As many of you are aware, I play a lot of disc golf in the dark. There are many reasons for this, but ultimately it is just a bunch of fun. The main tools for playing disc golf on the night shift are: UV flashlight and glow discs. Not all glow discs are created equal, I know this because I own several.
WHO MAKES THE BEST GLOW DISCS??
I do not even bother to take the Discraft glow discs from my daytime bag – the discs are not up to the task of night time play. Innova makes a ton of glow plastic, it is good enough to throw at night, but it is not excellent. The Innova DX plastic is better than the champion glow I have seen, but my champion glow plastic does see use at night.
For me the standard has been Lightning golf discs glow plastic. Recently a friend introduced me to Gateway superglow plastic and it is impressive. So I did the science thing: I put a Gateway Warlock and a Lightning #3 Hookshot into the bathtub charged them equally with a 9 LED UV flashlight and shut the bathroom door – who would glow the longest? At two hours the Lightning disc was at a feeble glow and the Gateway disc was glowing strong. At five hours the Gateway disc was still glowing while the lightning disc was done. Even though the Gateway disc had the longest glow, the Lightning disc was brighter and charged faster. Ultimately, this experiment means nothing because each run of glow plastic is different in: feel, firmness, glow, etc, AND last time I checked (and I check often), I play very little disc golf in the bathroom!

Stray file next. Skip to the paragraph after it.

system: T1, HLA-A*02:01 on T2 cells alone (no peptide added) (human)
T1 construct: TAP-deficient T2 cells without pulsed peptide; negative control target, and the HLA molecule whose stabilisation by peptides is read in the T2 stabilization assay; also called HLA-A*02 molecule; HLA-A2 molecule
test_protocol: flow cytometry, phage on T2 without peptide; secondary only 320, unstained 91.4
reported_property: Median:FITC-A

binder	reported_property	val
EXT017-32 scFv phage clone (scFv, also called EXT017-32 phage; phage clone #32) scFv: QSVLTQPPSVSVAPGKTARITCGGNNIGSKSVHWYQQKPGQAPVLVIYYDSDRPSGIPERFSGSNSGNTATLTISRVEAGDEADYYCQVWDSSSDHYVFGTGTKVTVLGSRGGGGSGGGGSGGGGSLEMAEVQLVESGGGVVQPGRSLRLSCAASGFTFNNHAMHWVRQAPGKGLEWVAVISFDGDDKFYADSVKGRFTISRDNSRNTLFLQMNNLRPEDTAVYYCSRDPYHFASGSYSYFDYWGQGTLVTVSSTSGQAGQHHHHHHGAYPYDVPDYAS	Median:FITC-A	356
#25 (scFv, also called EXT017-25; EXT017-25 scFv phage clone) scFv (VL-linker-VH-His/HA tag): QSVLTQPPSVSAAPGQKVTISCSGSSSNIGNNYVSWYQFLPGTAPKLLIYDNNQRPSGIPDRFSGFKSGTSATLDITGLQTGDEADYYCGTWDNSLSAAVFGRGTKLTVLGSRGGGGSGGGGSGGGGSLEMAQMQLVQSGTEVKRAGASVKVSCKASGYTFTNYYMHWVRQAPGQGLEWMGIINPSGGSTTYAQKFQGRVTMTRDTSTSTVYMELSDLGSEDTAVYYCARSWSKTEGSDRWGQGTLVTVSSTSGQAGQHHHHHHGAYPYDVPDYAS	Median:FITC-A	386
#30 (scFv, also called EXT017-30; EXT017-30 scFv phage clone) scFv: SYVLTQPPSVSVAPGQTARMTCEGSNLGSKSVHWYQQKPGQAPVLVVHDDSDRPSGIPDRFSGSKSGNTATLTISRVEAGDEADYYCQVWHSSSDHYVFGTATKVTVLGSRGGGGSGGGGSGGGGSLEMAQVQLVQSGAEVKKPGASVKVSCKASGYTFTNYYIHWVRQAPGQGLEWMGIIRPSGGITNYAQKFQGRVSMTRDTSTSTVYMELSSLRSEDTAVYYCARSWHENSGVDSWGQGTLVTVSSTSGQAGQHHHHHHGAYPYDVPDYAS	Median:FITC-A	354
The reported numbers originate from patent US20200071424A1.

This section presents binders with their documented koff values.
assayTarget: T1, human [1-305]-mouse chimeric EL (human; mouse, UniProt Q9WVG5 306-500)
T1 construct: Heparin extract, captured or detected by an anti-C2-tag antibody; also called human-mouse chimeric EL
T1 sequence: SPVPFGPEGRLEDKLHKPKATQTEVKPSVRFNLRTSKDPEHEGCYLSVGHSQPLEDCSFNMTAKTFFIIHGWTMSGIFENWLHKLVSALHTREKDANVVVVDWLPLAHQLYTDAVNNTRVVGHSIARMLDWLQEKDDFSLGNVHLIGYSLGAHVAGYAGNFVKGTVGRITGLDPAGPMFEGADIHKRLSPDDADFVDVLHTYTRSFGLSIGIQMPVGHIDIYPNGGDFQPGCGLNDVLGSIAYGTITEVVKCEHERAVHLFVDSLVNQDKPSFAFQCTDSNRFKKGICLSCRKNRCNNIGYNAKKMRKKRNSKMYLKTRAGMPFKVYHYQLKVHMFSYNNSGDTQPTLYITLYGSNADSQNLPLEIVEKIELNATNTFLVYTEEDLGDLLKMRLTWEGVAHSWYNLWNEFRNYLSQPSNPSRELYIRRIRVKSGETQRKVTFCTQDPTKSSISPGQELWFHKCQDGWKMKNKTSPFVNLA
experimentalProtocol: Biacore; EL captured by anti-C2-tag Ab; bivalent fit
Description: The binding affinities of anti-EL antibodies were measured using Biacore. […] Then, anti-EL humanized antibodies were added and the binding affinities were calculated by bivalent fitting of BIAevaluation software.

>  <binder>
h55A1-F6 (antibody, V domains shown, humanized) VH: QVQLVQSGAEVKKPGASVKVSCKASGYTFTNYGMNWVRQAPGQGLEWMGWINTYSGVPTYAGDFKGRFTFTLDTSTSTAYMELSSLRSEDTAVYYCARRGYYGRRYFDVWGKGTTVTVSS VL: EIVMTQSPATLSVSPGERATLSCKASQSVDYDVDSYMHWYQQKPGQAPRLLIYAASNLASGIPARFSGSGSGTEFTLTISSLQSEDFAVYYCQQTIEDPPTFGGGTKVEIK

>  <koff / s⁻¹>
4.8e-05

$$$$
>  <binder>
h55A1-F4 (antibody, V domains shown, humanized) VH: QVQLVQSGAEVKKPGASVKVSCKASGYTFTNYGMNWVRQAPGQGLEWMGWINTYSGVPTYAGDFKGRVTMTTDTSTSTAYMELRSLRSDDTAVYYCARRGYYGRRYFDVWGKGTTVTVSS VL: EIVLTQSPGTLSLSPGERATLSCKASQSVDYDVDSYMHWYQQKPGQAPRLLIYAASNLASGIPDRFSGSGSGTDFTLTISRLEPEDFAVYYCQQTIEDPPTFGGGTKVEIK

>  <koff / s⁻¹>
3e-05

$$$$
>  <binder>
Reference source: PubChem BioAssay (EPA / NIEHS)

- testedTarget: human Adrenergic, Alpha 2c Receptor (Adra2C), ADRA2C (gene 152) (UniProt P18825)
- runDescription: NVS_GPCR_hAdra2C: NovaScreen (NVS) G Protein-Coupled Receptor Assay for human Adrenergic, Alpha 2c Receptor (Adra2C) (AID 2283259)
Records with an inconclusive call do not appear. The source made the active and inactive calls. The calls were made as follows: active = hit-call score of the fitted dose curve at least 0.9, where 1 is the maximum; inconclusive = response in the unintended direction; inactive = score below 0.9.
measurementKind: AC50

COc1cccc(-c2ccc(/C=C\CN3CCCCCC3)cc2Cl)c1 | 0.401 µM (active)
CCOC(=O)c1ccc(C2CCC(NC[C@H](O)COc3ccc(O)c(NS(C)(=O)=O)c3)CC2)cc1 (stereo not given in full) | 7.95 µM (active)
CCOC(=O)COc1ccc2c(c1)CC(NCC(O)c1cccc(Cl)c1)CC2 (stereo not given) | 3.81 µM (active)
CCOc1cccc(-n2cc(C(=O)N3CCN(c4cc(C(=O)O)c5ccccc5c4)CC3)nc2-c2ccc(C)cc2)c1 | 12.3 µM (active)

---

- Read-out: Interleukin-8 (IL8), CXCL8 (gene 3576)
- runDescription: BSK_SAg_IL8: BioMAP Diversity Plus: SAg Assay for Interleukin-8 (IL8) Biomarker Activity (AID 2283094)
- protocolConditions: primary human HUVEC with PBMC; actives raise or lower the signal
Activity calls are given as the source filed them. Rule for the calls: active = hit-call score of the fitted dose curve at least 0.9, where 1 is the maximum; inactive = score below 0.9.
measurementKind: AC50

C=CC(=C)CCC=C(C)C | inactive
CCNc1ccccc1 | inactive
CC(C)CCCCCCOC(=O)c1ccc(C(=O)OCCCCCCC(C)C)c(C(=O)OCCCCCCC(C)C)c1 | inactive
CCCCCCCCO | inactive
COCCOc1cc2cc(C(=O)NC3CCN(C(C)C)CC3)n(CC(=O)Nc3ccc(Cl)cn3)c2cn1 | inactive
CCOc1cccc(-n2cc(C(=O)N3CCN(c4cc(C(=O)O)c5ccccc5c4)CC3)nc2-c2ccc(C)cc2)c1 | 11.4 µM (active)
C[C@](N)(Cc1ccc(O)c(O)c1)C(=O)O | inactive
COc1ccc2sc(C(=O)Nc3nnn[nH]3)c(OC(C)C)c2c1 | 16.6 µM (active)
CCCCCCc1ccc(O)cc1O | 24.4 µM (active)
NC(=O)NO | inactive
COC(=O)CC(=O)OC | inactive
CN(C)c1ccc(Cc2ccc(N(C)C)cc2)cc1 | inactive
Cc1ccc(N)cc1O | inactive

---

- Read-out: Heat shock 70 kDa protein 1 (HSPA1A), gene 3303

The best glow disc will depend on where and when you throw. I have played nighttime rounds in the Las Vegas area where there was so much light pollution that you could follow brightly colored non-glow discs at 1 am. I have also played on courses where it is so dark that any charged glow disc can be found easily. In between these extremes is where the glow performance becomes an issue. While the Gateway discs glow longer, I think in real world situations glowing longer than an hour is not helpful. I should have found my disc by then. That said nobody uses a UV reactive foil for stamping discs, but it would make searching for discs much easier. As would top and bottom stamping discs with a UV reactive foil – so regardless of disc orientation it would light up when I hit it with my UV flashlight. Another important issue is disc feel, both Lightning and Gateway discs feel grippy which is important when you are playing on a cold, frosty night (or even 60 degrees and dew). The discs also need a certain amount of durability – you may hit a tree in the dark.
The best glow disc isn’t made yet, but I can strongly recommend Lightning and Gateway glow plastic. I also strongly recommend you go throw some tonight.
During the big November 2013 road trip, I played quite a few rounds at night. Night rounds on unfamiliar courses and in towns I do not know can be an exhilarating experience. I have yet to have a problem, but I still keep my eyes open – I do not want to spend a night in jail (or worse). I wanted to play the Deer Run Park Disc Golf Course in Sidney, NE. As I drove through a really nice neighborhood on my way to the park, I thought this course might not welcome strangers to come in the dead of night and throw plastic. I parked my car a clandestine distance from the park and stealthily crept through the trees to the park to try to figure out how the course was laid out – no one could see me and only the UV light and glow discs would give away my presence.
And then I saw the light(s)!
The baskets and tee pads had solar-battery powered lights installed on them! Sidney, Nebraska had laid out the welcome mat for me and the entire cohort of “disc golfers of the night”! I stood up a little straighter and thoroughly enjoyed a night-time round of disc golf in Sidney, Nebraska, a town that has embraced those of us who prefer to throw glow discs.